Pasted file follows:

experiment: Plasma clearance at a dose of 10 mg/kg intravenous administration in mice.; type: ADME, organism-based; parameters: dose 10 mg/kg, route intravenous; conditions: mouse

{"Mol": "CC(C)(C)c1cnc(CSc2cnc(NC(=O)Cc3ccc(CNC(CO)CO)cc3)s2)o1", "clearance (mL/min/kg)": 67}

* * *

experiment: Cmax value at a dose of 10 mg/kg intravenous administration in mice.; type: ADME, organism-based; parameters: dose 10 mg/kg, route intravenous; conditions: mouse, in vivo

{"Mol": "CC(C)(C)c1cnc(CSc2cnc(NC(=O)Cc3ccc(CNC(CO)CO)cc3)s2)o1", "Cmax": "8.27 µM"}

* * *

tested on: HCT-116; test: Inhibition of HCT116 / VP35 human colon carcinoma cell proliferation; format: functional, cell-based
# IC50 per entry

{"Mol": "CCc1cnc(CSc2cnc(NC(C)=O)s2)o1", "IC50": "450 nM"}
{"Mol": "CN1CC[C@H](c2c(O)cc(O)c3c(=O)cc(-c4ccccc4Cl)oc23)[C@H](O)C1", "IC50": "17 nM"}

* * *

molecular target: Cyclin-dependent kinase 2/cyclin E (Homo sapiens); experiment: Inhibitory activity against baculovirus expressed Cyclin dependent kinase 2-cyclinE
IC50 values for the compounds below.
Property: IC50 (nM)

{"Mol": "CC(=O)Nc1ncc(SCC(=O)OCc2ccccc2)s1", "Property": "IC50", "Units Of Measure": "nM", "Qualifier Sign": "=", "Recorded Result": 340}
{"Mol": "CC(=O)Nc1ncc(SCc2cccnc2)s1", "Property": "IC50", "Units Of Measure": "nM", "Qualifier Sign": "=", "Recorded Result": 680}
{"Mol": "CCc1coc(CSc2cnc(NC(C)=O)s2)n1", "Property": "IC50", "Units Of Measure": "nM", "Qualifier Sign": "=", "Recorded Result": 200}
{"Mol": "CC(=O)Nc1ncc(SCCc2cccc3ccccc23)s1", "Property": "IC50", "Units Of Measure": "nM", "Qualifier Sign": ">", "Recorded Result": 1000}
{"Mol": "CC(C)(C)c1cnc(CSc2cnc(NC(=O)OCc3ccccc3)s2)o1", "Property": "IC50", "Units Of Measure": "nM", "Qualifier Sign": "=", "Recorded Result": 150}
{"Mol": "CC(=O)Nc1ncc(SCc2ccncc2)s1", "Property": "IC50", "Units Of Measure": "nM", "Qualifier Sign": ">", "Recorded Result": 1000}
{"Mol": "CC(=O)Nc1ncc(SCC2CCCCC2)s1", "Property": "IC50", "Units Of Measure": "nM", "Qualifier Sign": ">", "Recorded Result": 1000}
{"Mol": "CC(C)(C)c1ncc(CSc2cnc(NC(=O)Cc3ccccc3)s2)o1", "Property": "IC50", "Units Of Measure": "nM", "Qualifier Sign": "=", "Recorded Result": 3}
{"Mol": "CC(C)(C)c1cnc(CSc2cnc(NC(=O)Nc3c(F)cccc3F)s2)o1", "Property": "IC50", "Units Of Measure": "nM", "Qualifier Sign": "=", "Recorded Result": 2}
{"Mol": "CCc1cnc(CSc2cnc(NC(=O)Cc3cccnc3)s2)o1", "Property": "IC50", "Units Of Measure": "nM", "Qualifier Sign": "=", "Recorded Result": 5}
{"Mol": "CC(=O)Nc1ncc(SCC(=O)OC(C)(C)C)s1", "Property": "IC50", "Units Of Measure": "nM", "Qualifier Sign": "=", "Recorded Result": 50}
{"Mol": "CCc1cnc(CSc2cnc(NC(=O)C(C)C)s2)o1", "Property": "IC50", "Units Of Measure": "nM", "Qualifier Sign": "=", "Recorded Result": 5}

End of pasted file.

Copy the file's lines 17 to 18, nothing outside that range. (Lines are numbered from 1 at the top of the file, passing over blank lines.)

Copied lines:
{"Mol": "CCc1coc(CSc2cnc(NC(C)=O)s2)n1", "Property": "IC50", "Units Of Measure": "nM", "Qualifier Sign": "=", "Recorded Result": 200}
{"Mol": "CC(=O)Nc1ncc(SCCc2cccc3ccccc23)s1", "Property": "IC50", "Units Of Measure": "nM", "Qualifier Sign": ">", "Recorded Result": 1000}